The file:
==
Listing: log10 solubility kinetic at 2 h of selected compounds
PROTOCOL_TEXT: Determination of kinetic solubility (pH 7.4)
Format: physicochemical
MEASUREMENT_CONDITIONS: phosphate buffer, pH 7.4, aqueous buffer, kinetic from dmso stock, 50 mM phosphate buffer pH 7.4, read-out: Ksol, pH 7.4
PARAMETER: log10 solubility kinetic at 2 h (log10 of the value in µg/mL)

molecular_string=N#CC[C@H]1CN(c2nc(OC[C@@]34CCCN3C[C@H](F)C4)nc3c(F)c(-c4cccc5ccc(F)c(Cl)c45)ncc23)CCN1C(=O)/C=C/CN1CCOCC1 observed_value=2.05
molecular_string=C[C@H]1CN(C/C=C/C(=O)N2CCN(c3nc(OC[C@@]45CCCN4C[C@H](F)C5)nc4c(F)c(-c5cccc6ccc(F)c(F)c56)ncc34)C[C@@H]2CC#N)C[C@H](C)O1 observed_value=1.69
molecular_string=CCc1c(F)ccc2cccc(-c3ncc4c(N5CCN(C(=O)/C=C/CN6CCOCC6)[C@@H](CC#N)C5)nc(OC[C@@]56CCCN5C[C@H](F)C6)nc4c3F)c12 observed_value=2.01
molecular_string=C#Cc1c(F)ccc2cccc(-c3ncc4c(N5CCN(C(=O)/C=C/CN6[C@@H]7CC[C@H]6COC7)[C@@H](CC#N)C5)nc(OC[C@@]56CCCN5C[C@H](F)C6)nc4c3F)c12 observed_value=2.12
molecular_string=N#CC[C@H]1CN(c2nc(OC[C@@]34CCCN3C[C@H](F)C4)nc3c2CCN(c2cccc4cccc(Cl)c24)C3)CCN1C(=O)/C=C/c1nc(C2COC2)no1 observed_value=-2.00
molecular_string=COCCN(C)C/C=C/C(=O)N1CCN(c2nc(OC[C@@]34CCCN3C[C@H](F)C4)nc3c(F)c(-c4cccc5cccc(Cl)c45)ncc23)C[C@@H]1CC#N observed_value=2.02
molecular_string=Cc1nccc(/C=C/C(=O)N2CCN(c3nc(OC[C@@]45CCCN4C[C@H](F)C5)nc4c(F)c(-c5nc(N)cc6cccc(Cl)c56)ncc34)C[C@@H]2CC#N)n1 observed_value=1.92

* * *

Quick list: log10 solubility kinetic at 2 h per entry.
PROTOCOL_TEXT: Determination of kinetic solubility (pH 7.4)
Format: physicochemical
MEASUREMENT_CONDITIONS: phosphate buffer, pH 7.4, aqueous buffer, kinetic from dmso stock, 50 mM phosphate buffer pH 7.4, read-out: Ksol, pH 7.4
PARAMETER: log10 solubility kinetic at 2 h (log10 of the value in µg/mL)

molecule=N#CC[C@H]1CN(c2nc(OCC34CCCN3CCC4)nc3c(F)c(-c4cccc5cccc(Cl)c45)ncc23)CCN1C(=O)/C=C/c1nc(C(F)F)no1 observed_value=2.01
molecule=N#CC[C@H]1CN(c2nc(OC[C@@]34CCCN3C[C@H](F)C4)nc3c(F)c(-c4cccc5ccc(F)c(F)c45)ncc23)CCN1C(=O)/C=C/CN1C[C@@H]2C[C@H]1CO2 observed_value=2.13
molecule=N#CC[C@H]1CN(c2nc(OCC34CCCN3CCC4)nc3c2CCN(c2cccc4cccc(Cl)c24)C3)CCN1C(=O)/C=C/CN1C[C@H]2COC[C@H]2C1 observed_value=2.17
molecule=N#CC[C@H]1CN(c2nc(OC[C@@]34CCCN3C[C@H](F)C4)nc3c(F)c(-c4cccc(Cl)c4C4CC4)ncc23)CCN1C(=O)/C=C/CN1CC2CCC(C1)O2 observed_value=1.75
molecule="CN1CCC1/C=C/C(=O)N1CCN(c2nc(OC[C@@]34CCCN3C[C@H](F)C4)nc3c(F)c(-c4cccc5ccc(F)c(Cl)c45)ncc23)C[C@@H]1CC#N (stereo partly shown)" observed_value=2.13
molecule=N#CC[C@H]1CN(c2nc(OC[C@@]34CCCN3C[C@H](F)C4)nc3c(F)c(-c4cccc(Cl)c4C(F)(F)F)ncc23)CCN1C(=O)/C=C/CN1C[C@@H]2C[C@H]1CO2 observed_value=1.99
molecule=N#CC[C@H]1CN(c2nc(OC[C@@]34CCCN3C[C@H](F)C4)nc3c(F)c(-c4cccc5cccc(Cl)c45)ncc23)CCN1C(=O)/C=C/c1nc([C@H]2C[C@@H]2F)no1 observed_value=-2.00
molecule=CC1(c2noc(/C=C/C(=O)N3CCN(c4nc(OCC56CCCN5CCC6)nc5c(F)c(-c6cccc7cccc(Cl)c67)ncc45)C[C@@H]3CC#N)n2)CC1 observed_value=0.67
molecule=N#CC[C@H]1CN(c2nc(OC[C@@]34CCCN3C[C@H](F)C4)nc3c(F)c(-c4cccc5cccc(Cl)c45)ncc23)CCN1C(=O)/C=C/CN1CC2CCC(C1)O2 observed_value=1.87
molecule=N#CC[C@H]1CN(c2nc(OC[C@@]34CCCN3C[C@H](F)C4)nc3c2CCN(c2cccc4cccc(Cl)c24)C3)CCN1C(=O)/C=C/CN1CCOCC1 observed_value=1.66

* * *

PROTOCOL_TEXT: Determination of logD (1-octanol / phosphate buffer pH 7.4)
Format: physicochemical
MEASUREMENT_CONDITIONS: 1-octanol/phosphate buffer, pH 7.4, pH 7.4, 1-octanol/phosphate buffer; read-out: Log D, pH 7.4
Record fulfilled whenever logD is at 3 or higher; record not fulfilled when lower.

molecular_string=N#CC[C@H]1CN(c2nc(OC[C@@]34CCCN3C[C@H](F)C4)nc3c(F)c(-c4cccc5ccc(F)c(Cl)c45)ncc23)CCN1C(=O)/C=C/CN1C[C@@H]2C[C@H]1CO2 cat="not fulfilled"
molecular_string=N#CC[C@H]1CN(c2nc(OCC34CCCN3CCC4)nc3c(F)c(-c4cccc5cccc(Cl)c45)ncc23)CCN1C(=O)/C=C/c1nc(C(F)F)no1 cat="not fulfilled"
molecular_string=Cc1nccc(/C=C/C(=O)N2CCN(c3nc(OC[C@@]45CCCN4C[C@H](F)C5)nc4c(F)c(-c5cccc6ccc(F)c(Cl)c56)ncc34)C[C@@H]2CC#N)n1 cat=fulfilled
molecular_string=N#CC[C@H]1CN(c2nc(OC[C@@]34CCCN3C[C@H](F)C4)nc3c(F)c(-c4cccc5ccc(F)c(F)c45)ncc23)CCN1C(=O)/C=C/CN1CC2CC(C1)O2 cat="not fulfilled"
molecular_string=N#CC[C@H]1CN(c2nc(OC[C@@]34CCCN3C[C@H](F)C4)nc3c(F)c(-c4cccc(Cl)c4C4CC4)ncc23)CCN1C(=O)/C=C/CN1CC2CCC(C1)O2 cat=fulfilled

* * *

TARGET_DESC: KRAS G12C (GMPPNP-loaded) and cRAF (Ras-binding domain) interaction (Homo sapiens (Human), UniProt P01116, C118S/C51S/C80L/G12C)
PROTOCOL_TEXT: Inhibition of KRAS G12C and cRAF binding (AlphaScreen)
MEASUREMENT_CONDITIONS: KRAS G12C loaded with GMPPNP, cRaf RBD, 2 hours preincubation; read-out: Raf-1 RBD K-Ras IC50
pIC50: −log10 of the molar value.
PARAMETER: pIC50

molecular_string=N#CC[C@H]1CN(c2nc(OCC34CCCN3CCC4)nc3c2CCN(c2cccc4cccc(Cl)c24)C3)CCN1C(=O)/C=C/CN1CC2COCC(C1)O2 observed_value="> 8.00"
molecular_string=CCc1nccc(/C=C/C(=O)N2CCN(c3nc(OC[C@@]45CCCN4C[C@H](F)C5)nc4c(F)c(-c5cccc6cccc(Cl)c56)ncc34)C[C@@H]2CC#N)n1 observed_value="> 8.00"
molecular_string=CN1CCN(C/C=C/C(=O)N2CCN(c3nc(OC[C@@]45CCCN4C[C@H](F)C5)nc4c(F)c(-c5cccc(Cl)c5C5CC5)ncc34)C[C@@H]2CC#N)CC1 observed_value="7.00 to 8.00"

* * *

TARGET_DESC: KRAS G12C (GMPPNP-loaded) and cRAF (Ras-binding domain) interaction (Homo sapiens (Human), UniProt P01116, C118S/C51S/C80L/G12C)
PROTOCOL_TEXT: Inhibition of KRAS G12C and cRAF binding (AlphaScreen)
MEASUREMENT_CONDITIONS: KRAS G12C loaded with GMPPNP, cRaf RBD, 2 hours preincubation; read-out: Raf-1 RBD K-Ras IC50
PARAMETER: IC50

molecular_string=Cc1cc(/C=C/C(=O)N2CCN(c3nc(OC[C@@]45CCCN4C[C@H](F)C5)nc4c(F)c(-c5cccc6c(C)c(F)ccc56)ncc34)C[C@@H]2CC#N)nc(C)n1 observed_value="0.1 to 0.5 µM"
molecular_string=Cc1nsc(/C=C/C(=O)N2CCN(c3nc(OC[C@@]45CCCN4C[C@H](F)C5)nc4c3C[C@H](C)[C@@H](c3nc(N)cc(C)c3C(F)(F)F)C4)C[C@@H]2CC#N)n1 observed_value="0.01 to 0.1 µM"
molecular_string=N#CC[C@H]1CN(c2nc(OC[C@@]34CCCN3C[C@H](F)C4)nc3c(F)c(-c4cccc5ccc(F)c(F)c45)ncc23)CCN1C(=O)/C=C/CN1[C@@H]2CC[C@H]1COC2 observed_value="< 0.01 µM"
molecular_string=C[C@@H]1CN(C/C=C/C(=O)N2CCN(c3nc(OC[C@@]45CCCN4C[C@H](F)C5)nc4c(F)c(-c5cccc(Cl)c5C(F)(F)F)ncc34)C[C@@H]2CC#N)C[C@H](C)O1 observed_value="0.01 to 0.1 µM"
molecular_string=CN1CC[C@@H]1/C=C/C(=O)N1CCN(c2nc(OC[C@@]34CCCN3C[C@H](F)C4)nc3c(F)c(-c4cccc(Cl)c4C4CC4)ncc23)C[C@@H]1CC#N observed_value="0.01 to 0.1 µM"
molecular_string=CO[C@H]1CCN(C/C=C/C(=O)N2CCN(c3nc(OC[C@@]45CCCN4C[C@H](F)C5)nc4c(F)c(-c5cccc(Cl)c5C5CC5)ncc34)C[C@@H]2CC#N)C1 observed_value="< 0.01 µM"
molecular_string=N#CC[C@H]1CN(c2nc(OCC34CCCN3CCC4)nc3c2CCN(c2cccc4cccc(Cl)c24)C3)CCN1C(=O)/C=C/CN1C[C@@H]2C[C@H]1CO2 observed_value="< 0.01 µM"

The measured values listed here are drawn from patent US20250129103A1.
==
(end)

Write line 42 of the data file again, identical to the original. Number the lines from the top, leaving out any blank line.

MEASUREMENT_CONDITIONS: KRAS G12C loaded with GMPPNP, cRaf RBD, 2 hours preincubation; read-out: Raf-1 RBD K-Ras IC50